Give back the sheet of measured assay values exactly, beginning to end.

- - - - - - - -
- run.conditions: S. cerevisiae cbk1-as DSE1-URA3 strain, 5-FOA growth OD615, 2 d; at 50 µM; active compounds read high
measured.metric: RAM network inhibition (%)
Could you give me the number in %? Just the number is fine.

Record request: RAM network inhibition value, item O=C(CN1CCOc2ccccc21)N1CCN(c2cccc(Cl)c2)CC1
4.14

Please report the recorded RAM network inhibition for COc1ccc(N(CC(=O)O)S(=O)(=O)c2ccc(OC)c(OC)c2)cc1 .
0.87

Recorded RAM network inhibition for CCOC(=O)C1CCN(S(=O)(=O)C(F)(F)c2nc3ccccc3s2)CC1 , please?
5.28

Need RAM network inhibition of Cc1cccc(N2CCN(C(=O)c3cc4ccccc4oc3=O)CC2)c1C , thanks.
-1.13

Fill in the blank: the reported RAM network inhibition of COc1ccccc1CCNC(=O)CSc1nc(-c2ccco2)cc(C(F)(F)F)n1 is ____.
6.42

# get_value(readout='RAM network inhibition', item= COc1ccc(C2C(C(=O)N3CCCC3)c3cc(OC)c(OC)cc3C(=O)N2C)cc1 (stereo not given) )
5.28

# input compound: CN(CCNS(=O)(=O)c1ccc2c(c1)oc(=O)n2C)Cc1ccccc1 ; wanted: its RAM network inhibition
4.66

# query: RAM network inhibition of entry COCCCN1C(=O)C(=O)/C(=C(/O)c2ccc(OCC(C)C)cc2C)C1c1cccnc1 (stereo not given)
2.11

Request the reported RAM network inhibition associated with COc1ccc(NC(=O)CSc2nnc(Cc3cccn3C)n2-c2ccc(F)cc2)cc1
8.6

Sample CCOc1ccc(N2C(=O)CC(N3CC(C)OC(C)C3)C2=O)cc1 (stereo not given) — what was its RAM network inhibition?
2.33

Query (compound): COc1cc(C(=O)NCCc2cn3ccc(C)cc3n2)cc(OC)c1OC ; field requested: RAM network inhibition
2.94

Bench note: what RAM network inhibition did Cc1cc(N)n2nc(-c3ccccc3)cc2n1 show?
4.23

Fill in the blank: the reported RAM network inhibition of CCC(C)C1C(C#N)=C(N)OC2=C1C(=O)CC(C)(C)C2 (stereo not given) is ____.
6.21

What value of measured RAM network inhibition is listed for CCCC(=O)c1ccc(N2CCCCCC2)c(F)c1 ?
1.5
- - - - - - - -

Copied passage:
- run.conditions: S. cerevisiae cbk1-as DSE1-URA3 strain, 5-FOA growth OD615, 2 d; at 50 µM; active compounds read high
measured.metric: RAM network inhibition (%)
Could you give me the number in %? Just the number is fine.

Record request: RAM network inhibition value, item O=C(CN1CCOc2ccccc21)N1CCN(c2cccc(Cl)c2)CC1
4.14

Please report the recorded RAM network inhibition for COc1ccc(N(CC(=O)O)S(=O)(=O)c2ccc(OC)c(OC)c2)cc1 .
0.87

Recorded RAM network inhibition for CCOC(=O)C1CCN(S(=O)(=O)C(F)(F)c2nc3ccccc3s2)CC1 , please?
5.28

Need RAM network inhibition of Cc1cccc(N2CCN(C(=O)c3cc4ccccc4oc3=O)CC2)c1C , thanks.
-1.13

Fill in the blank: the reported RAM network inhibition of COc1ccccc1CCNC(=O)CSc1nc(-c2ccco2)cc(C(F)(F)F)n1 is ____.
6.42

# get_value(readout='RAM network inhibition', item= COc1ccc(C2C(C(=O)N3CCCC3)c3cc(OC)c(OC)cc3C(=O)N2C)cc1 (stereo not given) )
5.28

# input compound: CN(CCNS(=O)(=O)c1ccc2c(c1)oc(=O)n2C)Cc1ccccc1 ; wanted: its RAM network inhibition
4.66

# query: RAM network inhibition of entry COCCCN1C(=O)C(=O)/C(=C(/O)c2ccc(OCC(C)C)cc2C)C1c1cccnc1 (stereo not given)
2.11

Request the reported RAM network inhibition associated with COc1ccc(NC(=O)CSc2nnc(Cc3cccn3C)n2-c2ccc(F)cc2)cc1
8.6

Sample CCOc1ccc(N2C(=O)CC(N3CC(C)OC(C)C3)C2=O)cc1 (stereo not given) — what was its RAM network inhibition?
2.33

Query (compound): COc1cc(C(=O)NCCc2cn3ccc(C)cc3n2)cc(OC)c1OC ; field requested: RAM network inhibition
2.94

Bench note: what RAM network inhibition did Cc1cc(N)n2nc(-c3ccccc3)cc2n1 show?
4.23

Fill in the blank: the reported RAM network inhibition of CCC(C)C1C(C#N)=C(N)OC2=C1C(=O)CC(C)(C)C2 (stereo not given) is ____.
6.21

What value of measured RAM network inhibition is listed for CCCC(=O)c1ccc(N2CCCCCC2)c(F)c1 ?
1.5